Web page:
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IIITM-K develops app for coffee growers

Indian Institute of Information Technology and Management-Kerala (IIITM-K) has launched an application named Kaapi Soil Health Management and Monitoring (Kshemam) app to provide soil nutrient information and fertiliser recommendation for coffee plantation owners. The app will help in proper identification of optimum levels of fertiliser use. Farmers by entering information like geographic coordinates or their administrative divisions can check the soil property, nutrient status and fertiliser recommendations for their land. In addition, the spatial variation of individual nutrients can also be thematically visualised with the help of this app. By using this app, the farmers can generate fertiliser recommendation, nutrient advisory and soil health card in English, Kannada, Tamil or Malayalam.

National Bureau of Soil and Land Use Planning at the Indian Council of Agriculture Research (ICAR) has already done GPS enabled soil sampling and nutrient analysis in Karnataka, Kerala and Tamil Nadu to provide correct information to the coffee growers. In India, Karnataka, Kerala and Tamil Nadu are the leading producers of coffee.

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Agriculture Ministry unveils model APMC Act

In order to give more freedom to farmers to sell their produce, the agriculture ministry has unveiled “The State/UT Agricultural Produce and Livestocks Marketing (promotion and facilitation) Act, 2017” which has defined each state/UT as a single unified market area. The draft law is proposed to overhaul the existing laws.

So far 26 states and Union Territories, including Andhra Pradesh, Gujarat, Maharashtra, Karnataka, Rajasthan, Madhya Pradesh and Uttar Pradesh, have fully or partly modified their APMC laws. Other than Bihar, all other states/UTs have agreed to adopt the model Act.

Salient Highlights

The model act proposes to curb the role of APMC mandis. The existing APMC mandis are allowed to enforce regulation only in their market yard and thus encouraging private sector players to set up mandis. Traders would be able to transact in all markets within a state by paying a single fee.

The model law on agricultural marketing would introduce features like single market within a state, private wholesale markets, direct sale by farmers to bulk buyers, and promotion of electronic trading etc.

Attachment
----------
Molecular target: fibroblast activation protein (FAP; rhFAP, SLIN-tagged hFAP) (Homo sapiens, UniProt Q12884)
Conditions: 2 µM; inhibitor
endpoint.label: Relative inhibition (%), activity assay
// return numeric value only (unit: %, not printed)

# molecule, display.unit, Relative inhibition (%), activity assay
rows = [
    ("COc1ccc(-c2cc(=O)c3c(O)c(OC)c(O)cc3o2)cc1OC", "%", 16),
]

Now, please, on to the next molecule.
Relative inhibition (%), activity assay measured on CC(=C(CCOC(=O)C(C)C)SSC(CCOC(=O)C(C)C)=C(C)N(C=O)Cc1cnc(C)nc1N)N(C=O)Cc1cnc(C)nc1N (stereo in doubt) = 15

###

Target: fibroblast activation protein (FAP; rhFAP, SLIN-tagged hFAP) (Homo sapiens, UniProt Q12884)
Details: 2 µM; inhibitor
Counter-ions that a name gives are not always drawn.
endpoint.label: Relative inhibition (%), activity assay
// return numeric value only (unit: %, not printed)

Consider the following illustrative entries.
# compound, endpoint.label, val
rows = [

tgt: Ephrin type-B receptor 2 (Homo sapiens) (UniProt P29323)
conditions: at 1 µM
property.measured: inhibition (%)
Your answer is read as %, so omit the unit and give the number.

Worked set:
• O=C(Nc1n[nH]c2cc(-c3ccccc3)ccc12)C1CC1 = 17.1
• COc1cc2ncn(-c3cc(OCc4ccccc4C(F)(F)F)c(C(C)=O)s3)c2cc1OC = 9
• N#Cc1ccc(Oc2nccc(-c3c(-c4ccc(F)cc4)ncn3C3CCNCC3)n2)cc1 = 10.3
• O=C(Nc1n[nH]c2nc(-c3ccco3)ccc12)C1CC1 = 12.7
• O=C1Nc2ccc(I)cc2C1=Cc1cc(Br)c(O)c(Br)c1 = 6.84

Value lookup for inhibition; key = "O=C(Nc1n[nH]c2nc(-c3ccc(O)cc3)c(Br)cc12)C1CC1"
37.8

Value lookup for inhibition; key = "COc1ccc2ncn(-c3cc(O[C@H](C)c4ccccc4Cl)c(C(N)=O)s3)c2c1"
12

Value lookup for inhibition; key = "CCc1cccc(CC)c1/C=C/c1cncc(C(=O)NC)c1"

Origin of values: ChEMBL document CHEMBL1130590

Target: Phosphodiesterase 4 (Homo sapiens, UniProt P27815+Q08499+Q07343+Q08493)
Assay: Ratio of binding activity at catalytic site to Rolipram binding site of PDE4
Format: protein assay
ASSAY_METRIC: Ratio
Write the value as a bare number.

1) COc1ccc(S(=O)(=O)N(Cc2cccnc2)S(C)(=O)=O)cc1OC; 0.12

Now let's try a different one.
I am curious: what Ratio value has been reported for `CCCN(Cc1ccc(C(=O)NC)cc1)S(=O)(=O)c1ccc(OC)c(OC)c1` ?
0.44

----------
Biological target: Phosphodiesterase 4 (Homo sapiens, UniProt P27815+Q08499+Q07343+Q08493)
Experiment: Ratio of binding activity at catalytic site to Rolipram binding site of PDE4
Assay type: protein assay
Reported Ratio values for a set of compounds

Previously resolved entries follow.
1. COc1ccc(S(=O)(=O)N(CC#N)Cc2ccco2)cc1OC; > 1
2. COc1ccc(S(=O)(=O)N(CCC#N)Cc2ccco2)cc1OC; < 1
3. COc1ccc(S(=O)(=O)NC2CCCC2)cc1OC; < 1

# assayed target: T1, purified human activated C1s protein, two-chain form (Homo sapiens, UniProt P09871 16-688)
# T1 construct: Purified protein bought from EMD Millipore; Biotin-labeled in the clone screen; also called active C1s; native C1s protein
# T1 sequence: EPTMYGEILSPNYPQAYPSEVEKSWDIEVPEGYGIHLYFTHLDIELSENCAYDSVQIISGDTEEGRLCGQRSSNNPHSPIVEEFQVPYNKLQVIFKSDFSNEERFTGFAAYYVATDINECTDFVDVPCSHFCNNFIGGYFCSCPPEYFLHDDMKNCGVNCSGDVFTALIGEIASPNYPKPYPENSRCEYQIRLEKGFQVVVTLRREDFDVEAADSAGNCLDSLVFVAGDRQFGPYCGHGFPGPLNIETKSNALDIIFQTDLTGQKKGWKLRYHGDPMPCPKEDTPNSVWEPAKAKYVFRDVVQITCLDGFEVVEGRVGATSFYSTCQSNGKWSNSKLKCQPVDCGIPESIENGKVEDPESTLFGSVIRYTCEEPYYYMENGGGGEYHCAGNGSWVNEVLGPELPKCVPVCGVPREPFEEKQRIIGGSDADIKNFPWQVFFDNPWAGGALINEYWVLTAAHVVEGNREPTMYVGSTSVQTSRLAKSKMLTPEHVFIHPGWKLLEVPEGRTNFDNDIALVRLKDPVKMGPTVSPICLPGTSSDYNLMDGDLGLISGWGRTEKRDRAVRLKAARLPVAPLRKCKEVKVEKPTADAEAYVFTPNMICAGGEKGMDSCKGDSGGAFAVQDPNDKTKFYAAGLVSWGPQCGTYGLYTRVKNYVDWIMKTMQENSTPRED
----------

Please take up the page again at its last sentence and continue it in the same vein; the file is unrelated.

As agricultural marketing is a state subject and is governed by their respective Agricultural Produce Market Committee (APMC) Acts, the states are free to adopt portions or the entire model act. The state governments as per the draft law are required to appoint an independent entity ‘director of agricultural marketing’ who would function as a sole authority to grant the licence for the establishment of a new market yard in the state concerned.

The new Act proposes to put a cap on mandi taxes at 1% for foodgrain and 2% for fruits and vegetables as well as commission agent’s levy at 2% of the total transaction cost.

Need

Due to the monopoly of APMCs, farmers do not have a choice to sell their farm produce to multiple buyers. The model act will provide several marketing channels to sell agricultural produce. The model act aims to liberalize trade in farm produce and aid better price realization for farmers.

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Tamil Nadu, Himachal Pradesh and Tripura chosen for Krishi Karman Awards, 2015-16

The Union Ministry of Agriculture and Farmers Welfare has selected Tamil Nadu, Himachal Pradesh and Tripura for the Krishi Karman awards for their record performance in the production of food grains during 2015-16. Apart from these states, Meghalaya would get commendation prize for total food grain production and would be given a cash award of Rs 1 crore.

Tamil Nadu has been chosen in large category (production more than 10 million tonnes), Himachal Pradesh in medium category (1 to 10 million tonnes) and Tripura in small category (less than 1 million tonnes).

Tamil Nadu had produced 130 lakh tonnes of foodgrains in 2015-16, which is the highest in the last five years. In terms of yield in foodgrains, the state managed to get a yield of 3.38 tonnes per hectare as against the all-India average of 2.028 tonnes per hectare, which is 67% more than the national average. The state had adopted an “innovative, eco-friendly integrated pest management” to achieve this feat. In addition, government interventions like post-harvest management, disbursal of subsidies and integrated soil health management were also taken into account by the agricultural ministry.

Tamil Nadu will receive a sum of Rs 5 crore for the award. Tamil Nadu had already bagged the award thrice in 2011-12 for highest food grains production, in 2013-14 for highest pulses production and in 2014-15 for highest coarse cereals production.

Tripura has been selected for the Krishi Karman Award 2015-16 for a commendable increase in food grain production in small category states. The state produced 825,000 tonnes of food grain in 2016. The state would also receive a cash award of Rs five crore. Tripura gets this national award for the second time. The state targets to produce 935,000 tonnes of food grain in 2017.

Krishi Karman Awards

Krishi Karman awards were instituted in 2010-11 by the Union Ministry of Agriculture and Farmers Welfare to reward the best performing States in the production of foodgrains and individual crops of Rice, Wheat, Pulses and Coarse Cereals.

Totally, eight awards are given, including three for the States with highest foodgrains production in three identified categories-large, medium and small, and five awards are given for highest production under each of the crops Rice, Wheat, Pulses, Coarse Cereals and Oilseeds.

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